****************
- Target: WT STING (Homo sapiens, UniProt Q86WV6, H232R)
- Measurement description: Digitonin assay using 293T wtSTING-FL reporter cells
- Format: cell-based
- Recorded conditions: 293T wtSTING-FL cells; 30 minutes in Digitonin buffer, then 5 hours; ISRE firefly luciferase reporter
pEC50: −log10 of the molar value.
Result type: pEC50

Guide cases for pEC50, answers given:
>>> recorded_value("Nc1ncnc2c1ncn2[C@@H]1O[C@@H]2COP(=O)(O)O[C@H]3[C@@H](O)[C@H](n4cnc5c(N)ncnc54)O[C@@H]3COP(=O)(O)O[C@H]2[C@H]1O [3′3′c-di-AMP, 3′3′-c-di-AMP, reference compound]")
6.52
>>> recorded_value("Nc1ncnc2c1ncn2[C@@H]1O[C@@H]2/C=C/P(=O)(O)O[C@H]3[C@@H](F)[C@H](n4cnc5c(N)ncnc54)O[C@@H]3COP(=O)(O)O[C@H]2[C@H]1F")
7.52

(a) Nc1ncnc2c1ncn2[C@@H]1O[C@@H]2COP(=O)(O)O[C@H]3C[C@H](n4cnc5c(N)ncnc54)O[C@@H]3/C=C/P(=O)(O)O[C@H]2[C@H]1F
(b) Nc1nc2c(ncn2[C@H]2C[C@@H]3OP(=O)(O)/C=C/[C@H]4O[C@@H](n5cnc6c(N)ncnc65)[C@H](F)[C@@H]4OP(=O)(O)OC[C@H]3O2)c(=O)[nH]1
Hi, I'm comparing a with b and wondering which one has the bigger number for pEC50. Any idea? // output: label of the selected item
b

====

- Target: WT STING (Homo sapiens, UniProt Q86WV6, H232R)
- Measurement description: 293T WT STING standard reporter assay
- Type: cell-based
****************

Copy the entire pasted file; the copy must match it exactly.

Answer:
- Target: WT STING (Homo sapiens, UniProt Q86WV6, H232R)
- Measurement description: Digitonin assay using 293T wtSTING-FL reporter cells
- Format: cell-based
- Recorded conditions: 293T wtSTING-FL cells; 30 minutes in Digitonin buffer, then 5 hours; ISRE firefly luciferase reporter
pEC50: −log10 of the molar value.
Result type: pEC50

Guide cases for pEC50, answers given:
>>> recorded_value("Nc1ncnc2c1ncn2[C@@H]1O[C@@H]2COP(=O)(O)O[C@H]3[C@@H](O)[C@H](n4cnc5c(N)ncnc54)O[C@@H]3COP(=O)(O)O[C@H]2[C@H]1O [3′3′c-di-AMP, 3′3′-c-di-AMP, reference compound]")
6.52
>>> recorded_value("Nc1ncnc2c1ncn2[C@@H]1O[C@@H]2/C=C/P(=O)(O)O[C@H]3[C@@H](F)[C@H](n4cnc5c(N)ncnc54)O[C@@H]3COP(=O)(O)O[C@H]2[C@H]1F")
7.52

(a) Nc1ncnc2c1ncn2[C@@H]1O[C@@H]2COP(=O)(O)O[C@H]3C[C@H](n4cnc5c(N)ncnc54)O[C@@H]3/C=C/P(=O)(O)O[C@H]2[C@H]1F
(b) Nc1nc2c(ncn2[C@H]2C[C@@H]3OP(=O)(O)/C=C/[C@H]4O[C@@H](n5cnc6c(N)ncnc65)[C@H](F)[C@@H]4OP(=O)(O)OC[C@H]3O2)c(=O)[nH]1
Hi, I'm comparing a with b and wondering which one has the bigger number for pEC50. Any idea? // output: label of the selected item
b

====

- Target: WT STING (Homo sapiens, UniProt Q86WV6, H232R)
- Measurement description: 293T WT STING standard reporter assay
- Type: cell-based